Canada men's national under-20 soccer team

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Canada Under-20
Nickname(s) The Canucks
Les Rouges (The Reds)
Association Canadian Soccer Association
Confederation CONCACAF (North America)
Head coach Nick Dasovic
Most caps David Edgar (27)
Top scorer Iain Hume (7)
FIFA code CAN
First colours
Second colours
First international
Mexico Mexico 4–2 Canada Canada
(Vancouver, Canada; August 16, 1977)
Biggest win
 Canada 9–0 Dominican Republic Dominican Republic
(Tegucigalpa, Honduras; November 26, 1978)
Biggest defeat

 United States 5–0 Canada Canada
(Sunrise, Florida, USA; December 18, 2010)
 Niger 6–1 Canada Canada
(Niamey, Niger; December 8, 2005)

 Cameroon 5–0 Canada Canada
(Niamey, Niger; December 6, 2005)

Canada U-20 men's national soccer team, also known as Canada Under-20s or Canada U-20s, is a youth club for national soccer in Canada. It plays a large role in the development of Canadian soccer, and is considered to be the feeder team for the Canada men's national soccer team. The team has qualified for eight out of nineteen FIFA U-20 World Cups. Their best result came in 2003 where they reached the quarterfinals.

The team also competes in the CONCACAF U-20 Championship, which they won in 1986 and 1996.

Canada's most significant accomplishments at youth level are winning the CONCACAF U-20 Championship and Francophone Games twice, reaching quarterfinals of the 2003 FIFA U-20 World Cup, and defeating Brazil U-20 2-1 in a friendly on May 19, 2006, at Commonwealth Stadium in Edmonton, Alberta.

Team history[edit]

1976–1996[edit]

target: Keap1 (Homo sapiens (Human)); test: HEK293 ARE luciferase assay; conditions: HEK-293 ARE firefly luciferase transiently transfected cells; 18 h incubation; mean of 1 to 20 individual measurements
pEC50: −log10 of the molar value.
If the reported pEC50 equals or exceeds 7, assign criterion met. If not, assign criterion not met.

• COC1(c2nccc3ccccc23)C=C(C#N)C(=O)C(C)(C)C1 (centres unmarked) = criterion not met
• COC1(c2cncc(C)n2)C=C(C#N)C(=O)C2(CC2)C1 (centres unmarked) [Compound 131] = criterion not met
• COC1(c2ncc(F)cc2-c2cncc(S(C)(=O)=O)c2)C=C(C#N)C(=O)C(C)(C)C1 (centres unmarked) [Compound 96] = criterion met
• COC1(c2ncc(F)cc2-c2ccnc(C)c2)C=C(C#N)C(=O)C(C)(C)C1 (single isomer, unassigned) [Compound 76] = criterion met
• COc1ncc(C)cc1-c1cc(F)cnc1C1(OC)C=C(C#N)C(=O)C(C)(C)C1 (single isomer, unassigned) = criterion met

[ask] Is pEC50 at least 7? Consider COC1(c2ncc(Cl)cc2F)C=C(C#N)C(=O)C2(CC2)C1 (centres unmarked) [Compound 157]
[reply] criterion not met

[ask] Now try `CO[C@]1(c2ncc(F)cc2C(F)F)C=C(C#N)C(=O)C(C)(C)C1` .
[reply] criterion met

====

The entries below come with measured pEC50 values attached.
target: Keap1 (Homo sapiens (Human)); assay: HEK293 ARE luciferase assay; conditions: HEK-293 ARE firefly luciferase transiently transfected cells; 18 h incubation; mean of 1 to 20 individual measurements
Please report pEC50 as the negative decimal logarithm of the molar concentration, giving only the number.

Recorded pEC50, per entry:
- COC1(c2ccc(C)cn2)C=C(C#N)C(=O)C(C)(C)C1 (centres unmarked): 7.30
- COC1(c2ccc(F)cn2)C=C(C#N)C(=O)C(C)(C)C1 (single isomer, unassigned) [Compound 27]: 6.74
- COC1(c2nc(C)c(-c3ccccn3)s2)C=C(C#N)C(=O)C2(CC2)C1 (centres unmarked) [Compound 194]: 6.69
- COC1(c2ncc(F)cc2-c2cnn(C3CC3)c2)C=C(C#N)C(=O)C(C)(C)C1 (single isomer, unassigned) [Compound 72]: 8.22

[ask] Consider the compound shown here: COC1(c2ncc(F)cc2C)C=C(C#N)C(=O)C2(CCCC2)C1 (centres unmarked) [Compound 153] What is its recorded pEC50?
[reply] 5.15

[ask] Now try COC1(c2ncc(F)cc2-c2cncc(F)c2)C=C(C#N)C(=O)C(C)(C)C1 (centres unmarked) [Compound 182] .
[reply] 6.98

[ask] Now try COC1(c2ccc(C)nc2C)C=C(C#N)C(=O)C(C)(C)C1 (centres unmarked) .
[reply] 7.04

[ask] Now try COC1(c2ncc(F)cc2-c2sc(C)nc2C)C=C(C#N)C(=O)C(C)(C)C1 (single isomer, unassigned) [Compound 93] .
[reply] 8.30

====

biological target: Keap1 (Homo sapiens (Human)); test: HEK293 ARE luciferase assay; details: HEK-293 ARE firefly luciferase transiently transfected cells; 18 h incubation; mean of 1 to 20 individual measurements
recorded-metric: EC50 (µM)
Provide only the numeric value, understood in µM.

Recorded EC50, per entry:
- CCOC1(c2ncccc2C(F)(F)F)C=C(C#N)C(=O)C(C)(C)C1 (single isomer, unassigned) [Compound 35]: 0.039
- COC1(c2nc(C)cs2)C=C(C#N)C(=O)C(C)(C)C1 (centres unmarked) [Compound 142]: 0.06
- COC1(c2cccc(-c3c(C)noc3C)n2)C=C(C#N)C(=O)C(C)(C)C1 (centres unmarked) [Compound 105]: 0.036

Canada's Under-20 soccer team was created in 1976 as Canada's response to the newly created World youth Championship. The team failed to qualify for the inaugural tournament in 1977 in Tunisia, but they qualified for the following tournament two years later in Japan. They finished last in their group with two points, but they did manage to defeat Portugal 3–1. The next time the team qualified for a World youth Championship was in 1985, in the USSR, again they came last in their group with only one point. In the 1987 WYC in Chile, Canada's Under-20 soccer team put up a good effort scoring four goals, and tying Italy, however they still did not manage to get out of the group stage.

1997–2004[edit]

In 1997, after failing to qualify for four World Youth Championships (as the event was known until 2005) in a row, Canada made it past the group stage. The team progressed to the second round ater a 2–1 win against Hungary in which a young Dwayne De Rosario scored a goal. They lost the round of 16 game against Spain 2–0.

After missing the tournament in 1999, Canada qualified for Argentina 2001 after winning the qualifying tournament based on home soil in Vancouver, British Columbia. At the finals, they finished last and were eliminated from a group including Brazil, Germany and Iraq.

Canada once again appeared in the 2003 FIFA World Youth Championship in United Arab Emirates. They qualified to the round of 16 where they blanked Burkina Faso 1–0, and in a rematch against 1997 conquerors Spain, Canada lost in the quarter finals. Iain Hume scored three goals for Canada including a direct free kick against Spain while Atiba Hutchinson was an impressive performer in midfield.

2005–present[edit]